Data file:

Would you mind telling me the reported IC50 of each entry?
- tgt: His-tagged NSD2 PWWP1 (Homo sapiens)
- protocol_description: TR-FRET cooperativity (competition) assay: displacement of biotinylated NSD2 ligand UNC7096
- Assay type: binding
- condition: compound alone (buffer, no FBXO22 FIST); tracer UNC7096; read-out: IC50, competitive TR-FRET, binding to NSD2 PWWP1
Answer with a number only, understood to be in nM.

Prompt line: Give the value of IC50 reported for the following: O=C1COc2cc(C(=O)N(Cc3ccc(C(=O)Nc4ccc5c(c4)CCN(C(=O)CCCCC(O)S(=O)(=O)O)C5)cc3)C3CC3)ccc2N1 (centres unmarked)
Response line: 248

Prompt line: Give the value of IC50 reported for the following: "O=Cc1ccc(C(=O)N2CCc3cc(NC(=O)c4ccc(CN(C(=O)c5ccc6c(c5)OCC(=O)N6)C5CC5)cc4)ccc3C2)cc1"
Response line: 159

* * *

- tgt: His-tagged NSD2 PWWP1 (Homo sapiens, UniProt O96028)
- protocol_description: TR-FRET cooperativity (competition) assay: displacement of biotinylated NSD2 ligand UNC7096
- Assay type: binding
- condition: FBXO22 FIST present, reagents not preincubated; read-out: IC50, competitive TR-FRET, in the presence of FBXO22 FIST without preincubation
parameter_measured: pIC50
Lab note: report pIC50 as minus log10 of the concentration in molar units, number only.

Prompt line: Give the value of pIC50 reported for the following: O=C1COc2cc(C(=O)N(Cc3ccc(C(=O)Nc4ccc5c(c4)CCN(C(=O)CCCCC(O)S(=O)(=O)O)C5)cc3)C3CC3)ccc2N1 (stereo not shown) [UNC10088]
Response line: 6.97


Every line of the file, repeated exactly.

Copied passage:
Would you mind telling me the reported IC50 of each entry?
- tgt: His-tagged NSD2 PWWP1 (Homo sapiens)
- protocol_description: TR-FRET cooperativity (competition) assay: displacement of biotinylated NSD2 ligand UNC7096
- Assay type: binding
- condition: compound alone (buffer, no FBXO22 FIST); tracer UNC7096; read-out: IC50, competitive TR-FRET, binding to NSD2 PWWP1
Answer with a number only, understood to be in nM.

Prompt line: Give the value of IC50 reported for the following: O=C1COc2cc(C(=O)N(Cc3ccc(C(=O)Nc4ccc5c(c4)CCN(C(=O)CCCCC(O)S(=O)(=O)O)C5)cc3)C3CC3)ccc2N1 (centres unmarked)
Response line: 248

Prompt line: Give the value of IC50 reported for the following: "O=Cc1ccc(C(=O)N2CCc3cc(NC(=O)c4ccc(CN(C(=O)c5ccc6c(c5)OCC(=O)N6)C5CC5)cc4)ccc3C2)cc1"
Response line: 159

* * *

- tgt: His-tagged NSD2 PWWP1 (Homo sapiens, UniProt O96028)
- protocol_description: TR-FRET cooperativity (competition) assay: displacement of biotinylated NSD2 ligand UNC7096
- Assay type: binding
- condition: FBXO22 FIST present, reagents not preincubated; read-out: IC50, competitive TR-FRET, in the presence of FBXO22 FIST without preincubation
parameter_measured: pIC50
Lab note: report pIC50 as minus log10 of the concentration in molar units, number only.

Prompt line: Give the value of pIC50 reported for the following: O=C1COc2cc(C(=O)N(Cc3ccc(C(=O)Nc4ccc5c(c4)CCN(C(=O)CCCCC(O)S(=O)(=O)O)C5)cc3)C3CC3)ccc2N1 (stereo not shown) [UNC10088]
Response line: 6.97